Labour open up sizeable poll lead over Tories after May publishes Chequers Brexit plan

Conservative support falls while UKIP revives amid Brexit turmoil

Sir Keir Starmer says Labour will not back Theresa May's EU exit plan agreed by Tory cabinet

Labour has opened up its biggest lead over the Tories since the general election, according to polls carried out after the prime minister unveiled her Brexit plans.

The fallout from the controversial Chequers summit appears to have caused a drop in support for the Conservatives and a revival of fortunes for UKIP.

A poll carried out for the Observer by Opinium on 10 July puts the Tories on 36 per cent, a fall of six points since June, while Labour remained on 40 per cent. UKIP rose by five points to eight per cent.

If the results were repeated at a general election, the Tories would lose around 50 seats and Labour would be the largest party, albeit 26 seats short of a majority.

Another poll, by Deltapoll for The Sun on Sunday, puts the Tories on 37 per cent and Labour on 42 per cent.

It also suggested that 62 per cent of voters think Theresa May should stand down before the next general election.

Only seven per cent of voters believed the Chequers plans was the best Brexit solution.

Ian Lavery MP, chair of the Labour Party, said: “Theresa May’s so-called plan doesn’t stand up to scrutiny.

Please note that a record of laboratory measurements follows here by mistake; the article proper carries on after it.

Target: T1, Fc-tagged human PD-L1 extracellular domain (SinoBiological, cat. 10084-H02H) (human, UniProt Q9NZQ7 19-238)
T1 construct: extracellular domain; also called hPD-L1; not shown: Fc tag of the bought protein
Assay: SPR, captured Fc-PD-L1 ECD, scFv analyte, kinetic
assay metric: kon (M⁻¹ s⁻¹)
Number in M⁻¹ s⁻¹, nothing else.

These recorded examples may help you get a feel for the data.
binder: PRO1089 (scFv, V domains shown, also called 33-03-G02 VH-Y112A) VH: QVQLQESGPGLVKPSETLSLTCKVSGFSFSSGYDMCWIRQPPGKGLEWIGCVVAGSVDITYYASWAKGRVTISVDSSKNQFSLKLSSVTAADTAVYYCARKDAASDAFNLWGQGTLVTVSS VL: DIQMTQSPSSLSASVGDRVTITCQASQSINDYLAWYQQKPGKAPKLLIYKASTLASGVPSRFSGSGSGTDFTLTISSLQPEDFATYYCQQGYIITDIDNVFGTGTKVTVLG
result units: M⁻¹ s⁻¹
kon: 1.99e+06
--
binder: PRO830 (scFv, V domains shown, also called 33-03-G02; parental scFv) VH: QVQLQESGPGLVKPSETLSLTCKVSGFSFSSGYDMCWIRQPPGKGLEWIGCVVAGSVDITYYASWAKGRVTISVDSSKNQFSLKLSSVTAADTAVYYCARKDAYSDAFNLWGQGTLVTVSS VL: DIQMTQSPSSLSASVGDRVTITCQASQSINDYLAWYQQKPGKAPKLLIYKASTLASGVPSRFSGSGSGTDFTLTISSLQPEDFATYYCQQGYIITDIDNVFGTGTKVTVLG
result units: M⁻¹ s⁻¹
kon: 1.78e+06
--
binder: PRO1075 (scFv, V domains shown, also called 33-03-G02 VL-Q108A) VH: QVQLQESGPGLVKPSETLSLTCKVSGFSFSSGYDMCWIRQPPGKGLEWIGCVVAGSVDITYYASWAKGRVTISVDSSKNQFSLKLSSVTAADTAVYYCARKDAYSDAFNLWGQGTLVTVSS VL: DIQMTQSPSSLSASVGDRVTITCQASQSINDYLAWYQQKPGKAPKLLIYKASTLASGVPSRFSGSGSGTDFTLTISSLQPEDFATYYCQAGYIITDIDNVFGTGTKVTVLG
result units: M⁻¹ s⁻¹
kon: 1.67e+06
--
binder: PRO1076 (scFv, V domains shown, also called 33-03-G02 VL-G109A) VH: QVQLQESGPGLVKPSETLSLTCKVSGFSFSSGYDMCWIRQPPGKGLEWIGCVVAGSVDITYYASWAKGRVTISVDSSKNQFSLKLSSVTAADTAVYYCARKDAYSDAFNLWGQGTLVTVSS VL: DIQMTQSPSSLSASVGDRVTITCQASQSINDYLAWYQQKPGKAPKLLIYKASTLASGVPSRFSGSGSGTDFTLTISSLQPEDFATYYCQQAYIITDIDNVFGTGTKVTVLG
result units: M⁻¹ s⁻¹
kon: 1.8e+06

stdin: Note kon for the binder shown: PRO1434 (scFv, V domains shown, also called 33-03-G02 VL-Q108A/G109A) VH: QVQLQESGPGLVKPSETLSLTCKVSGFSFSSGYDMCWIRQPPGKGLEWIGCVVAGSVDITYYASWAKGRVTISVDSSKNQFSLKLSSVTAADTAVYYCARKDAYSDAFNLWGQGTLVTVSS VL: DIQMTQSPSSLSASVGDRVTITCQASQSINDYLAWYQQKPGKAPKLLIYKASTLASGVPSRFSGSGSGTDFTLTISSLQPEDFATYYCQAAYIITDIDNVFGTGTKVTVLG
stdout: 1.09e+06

“The Tories are botching Brexit, so the Prime Minister has resorted to shameless threats aimed at the British people.

“No one – not the public, Parliament or the Conservative party – is happy with Theresa May’s offer. This has descended into a shambles.”

Steve Baker MP, who resigned as Brexit minister after the Chequers summit, greeted the polls by tweeting: "It looks like Chequers means Corbyn."

Tory MP Jacob Rees-Mogg told The Sun: "This poll demonstrates, unsurprisingly, that voters have seen through the surrender paper."

Theresa May has warned rebel Conservative MPs that Brexit might not happen at all if they do not back her plans.

“We need to keep our eyes on the prize," she wrote in the Mail on Sunday. "If we don’t, we risk ending up with no Brexit at all."

Her warning comes after both Boris Johnson and David Davis resigned in protest at the Chequers plan and Donald Trump criticised her approach to Brexit during his official visit to the UK.

Ms May has revealed that the US president advised her to sue the EU rather than go into negotiations.

Theresa May's lead over Jeremy Corbyn on who would make the best prime minister has dropped to just four points, according to the Opinium poll.

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